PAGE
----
Where an insured receives a demand that specific action be taken, failing which remedies will be pursued in court, this is sufficient notice of a potential claim, within the terms of an errors and omissions policy, such that if the claim is ultimately pursued in court, no duty to defend will be triggered.
Hemeon v. District of West Hants, 2008 NSSC 234 examines the interplay between section 69.4 of Canada’s Bankruptcy and Insolvency Act, R.S.C. 1985, c. B-3 (the “BIA”), and section 28 of Nova Scotia’s Insurance Act, R.S.N.S. 1989, c. 231.
The BIA provides for an automatic stay of proceedings in all litigation against a person who makes an assignment in bankruptcy, but then permits that stay to be lifted if the applicant can demonstrate that it will be “materially prejudiced” by the stay, or that lifting the is “equitable on other grounds”.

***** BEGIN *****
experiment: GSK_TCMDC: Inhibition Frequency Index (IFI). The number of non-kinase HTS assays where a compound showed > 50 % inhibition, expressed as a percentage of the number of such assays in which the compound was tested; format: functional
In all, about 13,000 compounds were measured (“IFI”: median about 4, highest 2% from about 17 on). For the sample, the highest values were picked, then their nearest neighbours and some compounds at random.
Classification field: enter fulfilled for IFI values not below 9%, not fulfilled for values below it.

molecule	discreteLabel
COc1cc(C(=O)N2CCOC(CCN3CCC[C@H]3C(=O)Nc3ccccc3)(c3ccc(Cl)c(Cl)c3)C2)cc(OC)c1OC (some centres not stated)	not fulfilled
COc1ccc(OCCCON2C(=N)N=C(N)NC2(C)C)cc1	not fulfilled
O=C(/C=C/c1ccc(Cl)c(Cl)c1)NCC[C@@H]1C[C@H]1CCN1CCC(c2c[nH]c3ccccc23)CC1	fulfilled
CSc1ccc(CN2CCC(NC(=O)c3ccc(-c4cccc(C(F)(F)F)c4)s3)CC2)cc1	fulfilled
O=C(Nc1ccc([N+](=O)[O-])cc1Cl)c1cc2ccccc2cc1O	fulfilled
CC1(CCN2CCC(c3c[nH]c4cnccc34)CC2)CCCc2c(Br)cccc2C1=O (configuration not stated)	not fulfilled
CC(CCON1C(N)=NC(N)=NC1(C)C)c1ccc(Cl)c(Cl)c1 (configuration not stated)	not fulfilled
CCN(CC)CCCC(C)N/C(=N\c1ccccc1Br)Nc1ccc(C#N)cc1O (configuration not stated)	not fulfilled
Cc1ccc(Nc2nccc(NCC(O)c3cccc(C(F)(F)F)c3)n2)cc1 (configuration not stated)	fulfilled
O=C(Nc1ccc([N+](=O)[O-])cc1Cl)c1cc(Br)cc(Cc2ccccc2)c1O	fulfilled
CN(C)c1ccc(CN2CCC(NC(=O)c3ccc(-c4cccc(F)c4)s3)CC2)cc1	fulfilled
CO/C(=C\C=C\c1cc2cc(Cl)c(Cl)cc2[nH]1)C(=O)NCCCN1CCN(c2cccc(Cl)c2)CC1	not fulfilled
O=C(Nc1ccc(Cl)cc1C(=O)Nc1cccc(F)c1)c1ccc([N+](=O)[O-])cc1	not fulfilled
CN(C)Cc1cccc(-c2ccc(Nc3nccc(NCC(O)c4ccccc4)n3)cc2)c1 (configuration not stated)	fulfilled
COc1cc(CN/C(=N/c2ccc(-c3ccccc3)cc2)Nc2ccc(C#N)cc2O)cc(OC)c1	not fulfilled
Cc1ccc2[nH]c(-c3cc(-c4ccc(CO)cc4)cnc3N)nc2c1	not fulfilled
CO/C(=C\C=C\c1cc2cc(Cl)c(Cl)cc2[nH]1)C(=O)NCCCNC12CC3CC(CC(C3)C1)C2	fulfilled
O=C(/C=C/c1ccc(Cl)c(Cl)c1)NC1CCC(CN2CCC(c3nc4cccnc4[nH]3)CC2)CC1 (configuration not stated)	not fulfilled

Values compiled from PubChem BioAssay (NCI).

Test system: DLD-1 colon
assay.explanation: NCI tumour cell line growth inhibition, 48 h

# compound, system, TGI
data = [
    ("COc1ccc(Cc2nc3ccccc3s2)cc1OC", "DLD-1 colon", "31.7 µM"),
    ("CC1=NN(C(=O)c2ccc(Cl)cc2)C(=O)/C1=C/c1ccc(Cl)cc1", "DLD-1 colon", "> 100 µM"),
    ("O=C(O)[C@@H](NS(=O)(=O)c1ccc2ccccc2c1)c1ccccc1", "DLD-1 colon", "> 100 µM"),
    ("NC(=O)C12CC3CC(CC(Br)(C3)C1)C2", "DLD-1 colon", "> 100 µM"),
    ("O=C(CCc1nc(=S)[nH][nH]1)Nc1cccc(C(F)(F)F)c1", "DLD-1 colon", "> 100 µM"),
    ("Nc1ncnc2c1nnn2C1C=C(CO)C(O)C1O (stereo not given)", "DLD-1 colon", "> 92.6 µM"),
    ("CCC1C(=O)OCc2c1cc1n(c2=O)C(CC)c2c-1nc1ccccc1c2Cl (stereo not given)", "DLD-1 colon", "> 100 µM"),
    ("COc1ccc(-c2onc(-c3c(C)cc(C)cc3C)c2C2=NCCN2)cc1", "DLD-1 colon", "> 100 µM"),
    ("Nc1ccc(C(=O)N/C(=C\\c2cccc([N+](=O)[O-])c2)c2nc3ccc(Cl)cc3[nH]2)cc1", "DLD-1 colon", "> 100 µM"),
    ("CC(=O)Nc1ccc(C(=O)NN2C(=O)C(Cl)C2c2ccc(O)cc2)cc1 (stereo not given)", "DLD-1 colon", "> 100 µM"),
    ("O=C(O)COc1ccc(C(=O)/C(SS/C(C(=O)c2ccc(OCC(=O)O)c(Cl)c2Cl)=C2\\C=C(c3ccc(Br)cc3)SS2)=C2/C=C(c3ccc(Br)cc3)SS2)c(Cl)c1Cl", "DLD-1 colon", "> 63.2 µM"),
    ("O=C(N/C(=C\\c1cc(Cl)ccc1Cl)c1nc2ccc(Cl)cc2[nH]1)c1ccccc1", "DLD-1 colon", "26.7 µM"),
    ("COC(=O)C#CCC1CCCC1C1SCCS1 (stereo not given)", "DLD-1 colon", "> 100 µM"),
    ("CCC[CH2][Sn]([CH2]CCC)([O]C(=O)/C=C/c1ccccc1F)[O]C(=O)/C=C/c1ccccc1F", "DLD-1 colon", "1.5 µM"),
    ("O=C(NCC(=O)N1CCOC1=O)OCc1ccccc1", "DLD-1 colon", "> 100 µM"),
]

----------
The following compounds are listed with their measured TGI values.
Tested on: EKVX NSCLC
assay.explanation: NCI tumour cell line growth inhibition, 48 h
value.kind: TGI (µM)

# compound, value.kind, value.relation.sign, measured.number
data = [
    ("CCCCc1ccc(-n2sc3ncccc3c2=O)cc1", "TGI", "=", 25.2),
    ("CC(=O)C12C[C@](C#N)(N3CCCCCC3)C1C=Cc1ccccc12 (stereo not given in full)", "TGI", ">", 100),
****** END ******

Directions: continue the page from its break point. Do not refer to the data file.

The Insurance Act provides that if a person obtains judgment against another for which there is insurance, and execution against the judgment debtor is returned unsatisfied, then the judgment creditor can bring the same action against the insurer, and the insurer will be liable up to the face value of the policy.
Although the case is based on Nova Scotia legislation, most provincial insurance legislation contains provisions similar to those interpreted in this case.